Apple gets downgraded: Worried about subsidy cuts?

by Chris on April 10, 2012

An Apple analyst cut his rating on Apple stock yesterday.  I thought the argument was actually pretty fair, and certainly plausible as far as short term effects on the stock go.

He’s basically arguing that AT&T will change hardware upgrade policies, which will cause Apple to fall $1 billion short on Q3 numbers.  If he’s right, the stock will probably get hurt.

I wrote about it over at iMore.com in this post. I’m always interested in your comments here or over there.
Separately, I hosted about 18 people at my house for Easter.  A whole pile of relatives from my wife’s side of the family.  One of her cousins, who is 18, has given up her BlackBerry in favour of an iPhone 4s.  So, naturally I asked a few questions about the move.  Here is a summary of her main comments:

  • She was the first of her friends to make this move.  The rest are all on BB and are all users of BBM.  She says they all hate her for this (jokingly).
  • She’s texting now instead of using BBM.  Everyone of her friends has WhatsApp, but nobody uses it.
  • She made the switch, according to her, because of better apps and Siri.  But I scanned the phone and she only had the Facebook app, Twitter, and Instagram.  The first two work well on BlackBerry, so I don’t buy her reasoning.  Yet, that’s what she said.  So it’s the perception that matters, and it proves RIM needs to deliver more apps.
  • She hates the battery life on the 4S compared to her old BlackBerry.  She brings her charger with her to friends’ houses.
  • She’s OK with the touch screen keyboard now.  Initially it was annoying.  Not so much anymore.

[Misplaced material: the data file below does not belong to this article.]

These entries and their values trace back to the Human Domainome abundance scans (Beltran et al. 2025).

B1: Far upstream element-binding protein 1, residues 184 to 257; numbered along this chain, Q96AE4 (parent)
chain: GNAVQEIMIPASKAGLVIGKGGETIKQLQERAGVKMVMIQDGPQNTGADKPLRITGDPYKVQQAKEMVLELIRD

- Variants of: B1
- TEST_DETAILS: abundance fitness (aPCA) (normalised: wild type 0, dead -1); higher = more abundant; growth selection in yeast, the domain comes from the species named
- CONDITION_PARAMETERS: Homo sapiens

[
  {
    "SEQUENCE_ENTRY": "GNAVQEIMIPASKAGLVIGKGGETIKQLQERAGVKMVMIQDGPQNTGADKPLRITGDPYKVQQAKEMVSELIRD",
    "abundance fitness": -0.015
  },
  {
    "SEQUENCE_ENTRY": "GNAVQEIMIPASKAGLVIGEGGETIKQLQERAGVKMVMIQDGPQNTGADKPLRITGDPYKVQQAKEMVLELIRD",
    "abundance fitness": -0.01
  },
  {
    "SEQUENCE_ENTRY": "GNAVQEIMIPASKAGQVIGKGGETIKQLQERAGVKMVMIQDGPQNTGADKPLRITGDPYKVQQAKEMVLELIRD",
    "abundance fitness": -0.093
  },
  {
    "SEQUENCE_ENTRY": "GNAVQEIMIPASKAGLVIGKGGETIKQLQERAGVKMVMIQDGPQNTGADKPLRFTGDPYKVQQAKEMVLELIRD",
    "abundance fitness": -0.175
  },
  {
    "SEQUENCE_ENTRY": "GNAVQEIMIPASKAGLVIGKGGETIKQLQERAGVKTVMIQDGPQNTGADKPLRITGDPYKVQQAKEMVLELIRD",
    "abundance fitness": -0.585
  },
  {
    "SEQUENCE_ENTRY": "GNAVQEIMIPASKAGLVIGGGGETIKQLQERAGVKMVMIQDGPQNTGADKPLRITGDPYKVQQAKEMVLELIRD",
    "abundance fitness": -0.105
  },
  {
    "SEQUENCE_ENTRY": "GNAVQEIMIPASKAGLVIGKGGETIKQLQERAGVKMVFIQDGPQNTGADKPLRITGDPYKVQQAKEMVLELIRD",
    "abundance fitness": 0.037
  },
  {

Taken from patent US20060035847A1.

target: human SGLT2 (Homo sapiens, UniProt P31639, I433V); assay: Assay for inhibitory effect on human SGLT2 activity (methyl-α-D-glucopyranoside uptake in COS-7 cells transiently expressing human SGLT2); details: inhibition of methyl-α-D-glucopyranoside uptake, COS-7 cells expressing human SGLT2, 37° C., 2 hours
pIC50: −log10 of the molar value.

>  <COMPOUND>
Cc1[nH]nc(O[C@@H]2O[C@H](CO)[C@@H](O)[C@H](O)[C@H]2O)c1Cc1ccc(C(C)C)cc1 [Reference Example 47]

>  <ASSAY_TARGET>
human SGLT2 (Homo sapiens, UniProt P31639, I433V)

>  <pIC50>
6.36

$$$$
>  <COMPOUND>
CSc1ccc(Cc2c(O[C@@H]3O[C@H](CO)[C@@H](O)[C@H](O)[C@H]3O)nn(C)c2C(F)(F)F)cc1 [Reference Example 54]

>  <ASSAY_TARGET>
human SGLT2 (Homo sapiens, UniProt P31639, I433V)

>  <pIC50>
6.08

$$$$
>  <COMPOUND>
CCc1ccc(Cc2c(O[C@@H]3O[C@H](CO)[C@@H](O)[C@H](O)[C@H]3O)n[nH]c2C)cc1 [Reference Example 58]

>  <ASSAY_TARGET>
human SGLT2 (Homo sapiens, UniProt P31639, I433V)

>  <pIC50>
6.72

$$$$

• The browser was also a big point for her … she said her BB browser “sucked”.  Can’t argue there.  She was on a 9700 running OS 6 previously.  The browser only became decent (in my view) on the 9900 running BB7.

Anyway, that’s the take of a teenager who switched to Apple.

Matt Miller April 10, 2012 at 12:40 pm

Chris,
It’s an interesting argument that exposes a flaw in iPhones – that I’m currently experiencing. I have an iPhone 3GS that I got right when it came out. I’m eligible for an upgrade, but I’ve decided to wait until the next iPhone model comes out (hopefully in a few months). The problem I’m having is that my battery life is horrible and the phone processor is way too slow for the current version of iOS. I was very happy with the phone, but now the battery is on its last legs and the OS does so much more in the background that my experience is poor. Also, I have a theory that many app developers test only on newer hardware. Because iOS automatically terminates apps that take too long to load and because developers test for newer (faster) iPhone models, many apps take a few attempts before they start and run. For example, the twitter app will crash the first or second time I open it, but then it runs fine.

Anyway, that’s probably too much information to get to the point that requiring a three year contract will cause lots of people to have three year old phones, which could create bad user experience.

Perhaps the terms of ATT’s and Apple’s contract allows ATT some flexibility in offering the “full discount” price such that they could separate the end of the 2yr contract from the beginning of the “full discount” price (e.g., offer the partially discounted rate for an extra 6 months).

ljp April 14, 2012 at 12:46 pm

The carriers did change the subsidies for BlackBerry 7 (9900) and some Android phones, placing them at $299 which likely led to some of the increase in iPhones sold last year. But I think it would take AT&T and Verizon working in concert to either raise the contract price or to try to lower the total price they’re paying.

I do think the carriers subsidizing the most popular and costly device to the levels of the competition is rather destructive to them but I believe the carriers envision an end-game where they can turn the tables on the consumers. Once the carriers get all the customers on LTE, which opens up the ability to charge customers for a much wider array of services, they might start to challenge Apple but I don’t see it happening before then.

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